Tags » Trade-policy

Changes in the Final Text of TPP Regarding Textile and Apparel Rules of Origin

The final text of the Trans-Pacific Partnership (TPP) released by the New Zealand Foreign Affairs & Trade in January 2016 has made a few changes to the textiles and apparel specific rules of origin compared with the USTR version released in November 2015: 76 more words

International Trade

TPP: How Will It Help or Hurt Us?

The Trans Pacific Partnership (TPP) is currently in the public review period for comment. While the President and some corporations are in favor, many people, industries, and foreign nations are not.   505 more words


The Effect of Currency Valuation on Trade? None!

Whenever some senator or congressman wants to appear tough on trade – usually during a campaign for re-election – they call on the president label a country like China or Japan a “currency manipulator.”  They do this because under the rules of the World Trade Organization a country that’s guilty of manipulating its currency can have tariffs levied against it.  739 more words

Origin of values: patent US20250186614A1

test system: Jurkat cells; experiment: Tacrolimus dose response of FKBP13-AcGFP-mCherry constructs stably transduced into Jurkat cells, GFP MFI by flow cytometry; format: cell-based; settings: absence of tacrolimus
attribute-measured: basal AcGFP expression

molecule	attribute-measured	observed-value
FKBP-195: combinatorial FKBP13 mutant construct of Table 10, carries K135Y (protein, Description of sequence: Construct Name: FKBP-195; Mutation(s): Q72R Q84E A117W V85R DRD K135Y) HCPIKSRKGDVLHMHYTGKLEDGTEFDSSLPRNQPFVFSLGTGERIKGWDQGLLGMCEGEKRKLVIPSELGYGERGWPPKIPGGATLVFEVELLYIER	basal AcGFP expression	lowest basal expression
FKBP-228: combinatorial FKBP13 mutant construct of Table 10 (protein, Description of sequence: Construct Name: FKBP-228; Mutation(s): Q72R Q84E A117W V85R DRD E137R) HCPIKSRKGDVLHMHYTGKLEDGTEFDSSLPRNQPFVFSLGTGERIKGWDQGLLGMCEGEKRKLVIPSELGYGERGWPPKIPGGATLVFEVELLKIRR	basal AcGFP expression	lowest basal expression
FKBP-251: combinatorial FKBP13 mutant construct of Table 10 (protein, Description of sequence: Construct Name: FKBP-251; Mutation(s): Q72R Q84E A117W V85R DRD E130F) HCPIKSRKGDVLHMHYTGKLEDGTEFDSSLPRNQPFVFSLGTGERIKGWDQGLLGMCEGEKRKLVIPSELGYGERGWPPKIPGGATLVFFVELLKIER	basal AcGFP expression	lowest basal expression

Les MacPherson: In the new Ottawa, Canada's signature means nothing

There was a time, as recently as 100 days ago, when Canada’s signature meant something.

No more, apparently.

Justin Trudeau’s Liberal government this week declared it will sign on behalf of Canada an international trade agreement, but the signature is worthless. 724 more words

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Lauren Heuser: TransCanada vs. the U.S. government

Each of Canada’s two largest pipeline companies has had its fair share of bad news lately. But only one of them has a shot at emerging unscathed — thanks to the North American Free Trade Agreement (NAFTA). 752 more words

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John Robson: Liberals are fooling no one with flim flam on Pacific free trade

Another day, another sign of the federal Liberals’ difficulty in coming to grips with actual policy. In this case, their proclaimed intention to sign the Trans-Pacific Partnership (TPP) trade deal but not endorse it. 802 more words

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Noah Smith: Economists love free trade. Except that they don't

In his recent book “Economics Rules,” Harvard economist Dani Rodrik laments how economists often portray a public consensus while disagreeing strongly in private. In effect, economists behave like scientists behind closed doors, but as preachers when dealing with the public. 886 more words

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